5 Tips for working on an Indie film

 © Homally by La Tortillería | A Creative Company

© Homally by La Tortillería | A Creative Company

As a young costume designer I had to work on microbudget indie films in order to get credits and move on to the next step. I have also worked on Union films (or at least similar to them in France since we don't specifically have a Union but others structures to protect us) as costume assistant and supervisor. Having both experience helped me being more prepared and understand how to protect myself on a project.

So here some tips in order to survive your first indie film as a crew or creative member :

 

1/ Everything has to be written

This is the most important thing on this list : you need to have all the conditions of the job written. A conversation over the phone is not going to protect you for anything. You should have emails from the producer/director (depending who is hiring you) explaining you the conditions of your work with everything from your rate, the production dates, the hours, your pre-production deal, the costume budget, the conditions on set (meals, accommodation if needed, transportation). Then you should request a deal-memo signed by the production with the same conditions written on it.

This sounds very basic but on my last set, I was one of the only crew member to have my deal-memo signed !

 

2/ Budget and rate are two different things

Your costume budget should not be part of your rate and vice versa. It will be very complicated for you to declare your taxes later and you can't expect to have the costumes in a good shape after the production.

I had this producer who though we will be able to return all the costumes after 4 weeks of production... which is completely insane and shows a deep lack of experience about working with costumers.

In this case I just scared the producer about the impossibility to do retakes once we would get rid of the costumes. Also I won't be able to fit the costumes and make any alterations, which means that I can't do my job properly. I also tell them that if they want to return worn costumes they would need to find someone else to do returns as I don't want to build a bad reputation with stores I usually go to (which makes everything way more complicated if they don't have a production debit card).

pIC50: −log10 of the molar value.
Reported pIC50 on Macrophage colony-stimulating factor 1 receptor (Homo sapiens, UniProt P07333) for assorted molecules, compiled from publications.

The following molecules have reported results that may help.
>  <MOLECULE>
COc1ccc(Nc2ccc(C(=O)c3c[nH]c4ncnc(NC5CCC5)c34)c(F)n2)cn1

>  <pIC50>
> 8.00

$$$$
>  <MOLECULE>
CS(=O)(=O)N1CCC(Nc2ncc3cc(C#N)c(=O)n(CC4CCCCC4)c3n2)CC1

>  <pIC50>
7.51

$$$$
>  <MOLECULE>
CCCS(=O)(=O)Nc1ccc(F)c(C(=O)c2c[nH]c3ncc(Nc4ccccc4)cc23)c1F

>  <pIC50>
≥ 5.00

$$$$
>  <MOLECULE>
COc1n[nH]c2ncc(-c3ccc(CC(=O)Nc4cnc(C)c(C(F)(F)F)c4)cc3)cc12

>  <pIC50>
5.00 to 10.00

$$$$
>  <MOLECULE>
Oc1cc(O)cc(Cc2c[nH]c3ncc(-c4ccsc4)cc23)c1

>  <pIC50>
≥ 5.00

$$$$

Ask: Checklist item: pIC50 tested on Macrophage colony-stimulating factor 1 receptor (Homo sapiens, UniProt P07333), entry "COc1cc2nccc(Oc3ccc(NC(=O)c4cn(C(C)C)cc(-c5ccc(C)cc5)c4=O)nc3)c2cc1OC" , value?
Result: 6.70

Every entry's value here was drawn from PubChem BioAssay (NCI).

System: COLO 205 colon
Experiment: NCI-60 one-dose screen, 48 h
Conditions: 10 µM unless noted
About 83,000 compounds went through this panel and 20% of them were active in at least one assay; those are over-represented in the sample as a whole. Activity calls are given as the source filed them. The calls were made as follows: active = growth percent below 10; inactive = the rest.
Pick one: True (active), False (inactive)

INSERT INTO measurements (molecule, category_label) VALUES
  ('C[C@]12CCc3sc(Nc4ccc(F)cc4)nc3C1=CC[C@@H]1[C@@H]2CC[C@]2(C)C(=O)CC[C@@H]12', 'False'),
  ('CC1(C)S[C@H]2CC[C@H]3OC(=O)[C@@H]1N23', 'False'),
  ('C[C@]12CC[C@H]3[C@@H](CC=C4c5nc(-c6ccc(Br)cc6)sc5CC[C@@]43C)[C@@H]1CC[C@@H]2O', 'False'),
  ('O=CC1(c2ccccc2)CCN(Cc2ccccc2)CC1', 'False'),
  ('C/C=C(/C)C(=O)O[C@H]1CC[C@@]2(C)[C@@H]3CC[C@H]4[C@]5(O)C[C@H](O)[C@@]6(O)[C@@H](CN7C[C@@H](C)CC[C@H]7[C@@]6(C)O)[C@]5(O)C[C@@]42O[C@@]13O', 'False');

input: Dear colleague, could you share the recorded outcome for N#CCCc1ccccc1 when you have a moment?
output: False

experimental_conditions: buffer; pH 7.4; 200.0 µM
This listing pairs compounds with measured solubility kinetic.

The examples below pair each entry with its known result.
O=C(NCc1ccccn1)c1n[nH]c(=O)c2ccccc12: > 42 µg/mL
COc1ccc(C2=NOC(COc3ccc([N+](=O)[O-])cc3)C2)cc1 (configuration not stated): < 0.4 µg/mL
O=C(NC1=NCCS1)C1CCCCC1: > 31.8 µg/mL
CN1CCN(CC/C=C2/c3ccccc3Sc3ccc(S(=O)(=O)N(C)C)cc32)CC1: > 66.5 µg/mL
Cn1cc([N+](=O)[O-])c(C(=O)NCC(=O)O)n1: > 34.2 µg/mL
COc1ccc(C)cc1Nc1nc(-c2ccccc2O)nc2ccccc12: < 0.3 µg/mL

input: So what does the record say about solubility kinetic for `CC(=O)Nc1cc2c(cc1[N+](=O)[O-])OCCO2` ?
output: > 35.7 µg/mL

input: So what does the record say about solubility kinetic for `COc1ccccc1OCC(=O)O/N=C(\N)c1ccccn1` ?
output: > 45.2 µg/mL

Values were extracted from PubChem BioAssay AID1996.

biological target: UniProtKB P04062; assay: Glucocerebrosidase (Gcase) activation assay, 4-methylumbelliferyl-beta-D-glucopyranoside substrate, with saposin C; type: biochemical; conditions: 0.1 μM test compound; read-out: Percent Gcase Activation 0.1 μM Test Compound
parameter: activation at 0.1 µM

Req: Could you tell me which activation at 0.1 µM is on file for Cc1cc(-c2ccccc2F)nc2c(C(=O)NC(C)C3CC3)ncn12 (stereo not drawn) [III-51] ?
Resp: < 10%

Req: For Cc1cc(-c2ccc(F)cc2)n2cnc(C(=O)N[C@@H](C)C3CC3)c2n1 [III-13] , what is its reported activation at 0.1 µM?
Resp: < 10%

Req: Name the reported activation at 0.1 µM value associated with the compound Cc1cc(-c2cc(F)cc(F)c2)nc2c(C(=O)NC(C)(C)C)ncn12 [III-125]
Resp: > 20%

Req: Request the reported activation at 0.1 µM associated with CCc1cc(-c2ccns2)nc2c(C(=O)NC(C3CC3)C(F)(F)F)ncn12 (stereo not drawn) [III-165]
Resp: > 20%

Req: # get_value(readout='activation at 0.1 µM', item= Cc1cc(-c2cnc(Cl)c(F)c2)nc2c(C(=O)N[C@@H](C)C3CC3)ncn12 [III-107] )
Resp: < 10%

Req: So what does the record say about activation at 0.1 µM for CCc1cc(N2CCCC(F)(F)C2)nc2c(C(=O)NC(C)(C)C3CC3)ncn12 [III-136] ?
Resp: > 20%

3/ Costumes transportation is not your responsibility

I have transported costumes before when I was working on a short film and I had the ability to drive to set but I would never do that on a feature. It's way too much responsibility and hustle. The transportation of the costumes should be taken care of by the production manager. They can't expect you to have a car if you are working in a big city and you might not have enough space anyway. Also they should be transported in a truck where they can be hang or on the racks rolled inside the truck so they don't get damaged.

 

4/ Food, transportation and accommodation are important

On the last indie film I have worked on, the locations were too far from the city and we were wrapping late at night everyday. The production said they will provide accommodations. I have asked before accepting the job what type of accommodation they were planning to get for crew members. I was happy to have my conditions written on my deal-memo because part of the crew was sleeping in a RV with bed bugs, no sheets, no water. The production also provided us with only one meal per day. We wrapped at midnight everyday and it was very difficult to find stores open where we were. I knew the conditions so I brought my own food but the people I was staying with in the house expected normal conditions so they didn't have any food with them.

When someone offer you to work on a project you might be excited to accept anything because you want to work and you need the credit, but remember that you'll be working very long hours everyday and that food and sleep are very important for your well-being. Being sleep-deprived on set is the best way to injure yourself or others.

 

5/ Be careful with your kit

Sometimes you will be expected to provide your own material for a production. You should ask about insurance and a compensation. Normally you would have a kit fee. If this is not possible, you should negotiate something (for example you could ask to keep the costumes or other expendables they had to buy like racks, hangers, gaffer tape, etc). If your kit is damaged or broken, you need to know what you can expect in return before it happens (again, this need to be written). I have seen too many friends crying after their sewing machine has been broken during transportation from location to location !

 

I hope this helped. I could probably think of other tips regarding microbudget films because I have experienced very bad conditions before and have done mistakes I will never do again. You should never assume anything when you accept a job. Don't let yourself be surprised. Ask lots of questions before putting your time, abilities and effort on someone else's project. People will respect you and consider you as a professional if you establish your boundaries from the beginning.